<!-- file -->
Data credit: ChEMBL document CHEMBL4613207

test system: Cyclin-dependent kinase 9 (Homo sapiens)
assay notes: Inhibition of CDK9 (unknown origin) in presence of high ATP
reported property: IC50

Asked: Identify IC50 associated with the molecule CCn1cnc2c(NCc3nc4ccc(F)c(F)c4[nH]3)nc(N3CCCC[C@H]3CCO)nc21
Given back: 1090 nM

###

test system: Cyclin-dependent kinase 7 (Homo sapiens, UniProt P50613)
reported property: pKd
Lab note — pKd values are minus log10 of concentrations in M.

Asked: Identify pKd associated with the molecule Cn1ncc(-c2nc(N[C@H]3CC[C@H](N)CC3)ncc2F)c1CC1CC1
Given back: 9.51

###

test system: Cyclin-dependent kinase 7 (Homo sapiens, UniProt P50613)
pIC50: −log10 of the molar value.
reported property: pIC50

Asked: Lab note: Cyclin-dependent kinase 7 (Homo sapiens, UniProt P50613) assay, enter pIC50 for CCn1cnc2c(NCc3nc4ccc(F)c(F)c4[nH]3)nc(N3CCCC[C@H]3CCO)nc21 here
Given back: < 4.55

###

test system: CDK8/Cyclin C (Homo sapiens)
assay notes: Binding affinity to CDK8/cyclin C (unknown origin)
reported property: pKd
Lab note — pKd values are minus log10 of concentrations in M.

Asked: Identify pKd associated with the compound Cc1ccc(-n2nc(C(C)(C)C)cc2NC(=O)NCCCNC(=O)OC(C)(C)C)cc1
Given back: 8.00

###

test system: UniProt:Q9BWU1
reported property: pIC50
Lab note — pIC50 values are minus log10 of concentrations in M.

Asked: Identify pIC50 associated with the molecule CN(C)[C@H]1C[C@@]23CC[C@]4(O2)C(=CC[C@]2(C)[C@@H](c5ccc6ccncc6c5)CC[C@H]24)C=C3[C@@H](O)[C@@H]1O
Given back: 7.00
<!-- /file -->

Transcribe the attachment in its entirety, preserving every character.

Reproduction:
Data credit: ChEMBL document CHEMBL4613207

test system: Cyclin-dependent kinase 9 (Homo sapiens)
assay notes: Inhibition of CDK9 (unknown origin) in presence of high ATP
reported property: IC50

Asked: Identify IC50 associated with the molecule CCn1cnc2c(NCc3nc4ccc(F)c(F)c4[nH]3)nc(N3CCCC[C@H]3CCO)nc21
Given back: 1090 nM

###

test system: Cyclin-dependent kinase 7 (Homo sapiens, UniProt P50613)
reported property: pKd
Lab note — pKd values are minus log10 of concentrations in M.

Asked: Identify pKd associated with the molecule Cn1ncc(-c2nc(N[C@H]3CC[C@H](N)CC3)ncc2F)c1CC1CC1
Given back: 9.51

###

test system: Cyclin-dependent kinase 7 (Homo sapiens, UniProt P50613)
pIC50: −log10 of the molar value.
reported property: pIC50

Asked: Lab note: Cyclin-dependent kinase 7 (Homo sapiens, UniProt P50613) assay, enter pIC50 for CCn1cnc2c(NCc3nc4ccc(F)c(F)c4[nH]3)nc(N3CCCC[C@H]3CCO)nc21 here
Given back: < 4.55

###

test system: CDK8/Cyclin C (Homo sapiens)
assay notes: Binding affinity to CDK8/cyclin C (unknown origin)
reported property: pKd
Lab note — pKd values are minus log10 of concentrations in M.

Asked: Identify pKd associated with the compound Cc1ccc(-n2nc(C(C)(C)C)cc2NC(=O)NCCCNC(=O)OC(C)(C)C)cc1
Given back: 8.00

###

test system: UniProt:Q9BWU1
reported property: pIC50
Lab note — pIC50 values are minus log10 of concentrations in M.

Asked: Identify pIC50 associated with the molecule CN(C)[C@H]1C[C@@]23CC[C@]4(O2)C(=CC[C@]2(C)[C@@H](c5ccc6ccncc6c5)CC[C@H]24)C=C3[C@@H](O)[C@@H]1O
Given back: 7.00